• Inorganic arsenites (arsenic(III)) in drinking water have a much higher acute toxicity than organic arsenates (arsenic(V)). The acute minimal lethal dose of arsenic in adults is estimated to be 70 to 200 mg or 1 mg/kg/day. (wikipedia.org)
  • Copper arsenates, which are derived from arsenic trioxide, are used on a large scale as a wood preservative in the US and Malaysia, but such materials are banned in many parts of the world. (wikipedia.org)
  • Scheele prepared a number of arsenates by the action of arsenic acid on the alkalies. (wikipedia.org)
  • As2S3
  • Arsenic was in the past analyzed and assayed by this reaction, which results in the precipitation of As2S3, which is then weighed. (wikipedia.org)
  • The dissolved arsenic species is the pyramidal trianion AsS3− 3: As2S3 + 6 NaSH → 2 AsS3− 3 + 3 H2S As2S3 is the anhydride of the hypothetical thioarsenous acid, As(SH)3. (wikipedia.org)
  • retinoic acid
  • The introduction of all- trans retinoic acid (ATRA) and arsenic trioxide has brought about tremendous advancement in the treatment of acute promyelocytic myelogenous leukemia (APML). (hindawi.com)
  • however, the introduction of all- trans retinoic acid (ATRA) and arsenic trioxide has brought about tremendous advancement in treatment strategies, with the majority of newly diagnosed and relapsed patients being able to be cured with these agents [ 4 , 5 ]. (hindawi.com)
  • The combination therapy of arsenic trioxide and all-trans retinoic acid (ATRA) has been approved by the U.S. Food and Drug Administration (FDA) for treatment of certain leukemias. (wikipedia.org)
  • groundwater
  • In most of these regions, the drinking-water source is groundwater, naturally contaminated from arsenic-rich geological formations. (inchem.org)
  • Arsenic contamination of groundwater is a problem that affects millions of people across the world. (wikipedia.org)
  • Keya Chaudhuri of the Indian Institute of Chemical Biology in Kolkata, and her colleagues gave rats daily doses of arsenic in their water, in levels equivalent to those found in groundwater in Bangladesh and West Bengal. (newscientist.com)
  • Chemistry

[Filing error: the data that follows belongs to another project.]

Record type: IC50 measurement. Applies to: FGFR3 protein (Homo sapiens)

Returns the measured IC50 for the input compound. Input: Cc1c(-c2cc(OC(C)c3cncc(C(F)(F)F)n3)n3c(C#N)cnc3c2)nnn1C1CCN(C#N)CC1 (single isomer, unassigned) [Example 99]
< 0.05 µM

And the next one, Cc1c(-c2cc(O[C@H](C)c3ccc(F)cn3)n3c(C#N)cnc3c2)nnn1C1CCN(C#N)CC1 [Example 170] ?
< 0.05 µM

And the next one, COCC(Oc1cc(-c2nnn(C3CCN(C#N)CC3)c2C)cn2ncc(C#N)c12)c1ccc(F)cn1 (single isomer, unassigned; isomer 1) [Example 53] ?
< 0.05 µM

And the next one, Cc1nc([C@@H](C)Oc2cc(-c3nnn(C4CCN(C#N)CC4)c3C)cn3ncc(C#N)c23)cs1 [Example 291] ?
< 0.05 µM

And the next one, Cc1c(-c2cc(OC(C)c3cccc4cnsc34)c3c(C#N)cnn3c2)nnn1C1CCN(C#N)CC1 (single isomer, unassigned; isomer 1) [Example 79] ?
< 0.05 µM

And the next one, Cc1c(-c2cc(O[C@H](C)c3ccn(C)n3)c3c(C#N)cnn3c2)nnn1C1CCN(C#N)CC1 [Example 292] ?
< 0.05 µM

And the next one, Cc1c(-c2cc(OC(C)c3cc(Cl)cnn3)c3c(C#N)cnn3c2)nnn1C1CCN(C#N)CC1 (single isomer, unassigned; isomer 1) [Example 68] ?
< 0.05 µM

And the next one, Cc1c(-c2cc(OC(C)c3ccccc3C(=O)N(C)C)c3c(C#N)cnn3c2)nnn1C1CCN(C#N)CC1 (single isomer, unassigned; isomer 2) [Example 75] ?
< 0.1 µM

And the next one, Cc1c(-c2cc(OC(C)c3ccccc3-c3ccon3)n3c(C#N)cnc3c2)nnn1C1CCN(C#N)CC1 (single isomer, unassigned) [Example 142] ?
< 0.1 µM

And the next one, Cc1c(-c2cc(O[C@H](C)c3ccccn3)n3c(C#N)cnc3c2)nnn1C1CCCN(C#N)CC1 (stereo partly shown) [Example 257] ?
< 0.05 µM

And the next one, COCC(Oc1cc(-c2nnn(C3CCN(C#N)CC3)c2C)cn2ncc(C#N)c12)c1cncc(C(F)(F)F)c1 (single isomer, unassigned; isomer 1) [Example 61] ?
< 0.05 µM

• doi:10.1002/9780470132326.ch36 Shakhashiri BZ, "Chemical of the Week: Arsenic", University of Wisconsin-Madison Chemistry Dept. (wikipedia.org)
  • concentrations
  • The primary regions where high concentrations of arsenic have been measured in drinking-water include large areas of Bangladesh, China and West Bengal (India) and smaller areas of Argentina, Australia, Chile, Mexico, Taiwan (China), the USA and Viet Nam. (inchem.org)
  • In some areas of Japan, Mexico, Thailand and other countries, mining, smelting and other industrial activities have contributed to elevated concentrations of arsenic in local water sources. (inchem.org)
  • Some 35 million people are believed to be exposed beyond the national standard, and 57 million are exposed to arsenic concentrations above the WHO standard of 10 parts per billion. (worldwatch.org)
  • In the US the Food and Drug Administration has been measuring total arsenic concentrations in food products since 1991, but has yet to establish a specific standard. (sgs.com)
  • water
  • They have no smell, and most have no special taste, so you cannot tell if arsenic is present in your food, water, or air. (in.gov)
  • If you live in an area with naturally high levels of arsenic or near a hazardous waste site, you may take arsenic in through your water or from food grown in the soil. (in.gov)
  • Because arsenic is a natural part of the environment, low levels of arsenic are present in soil, water, food, and air. (in.gov)
  • Exposure of high levels of arsenic in drinking-water has been recognized for many decades in some regions of the world, notably in China, Taiwan (China) and some countries in Central and South America. (inchem.org)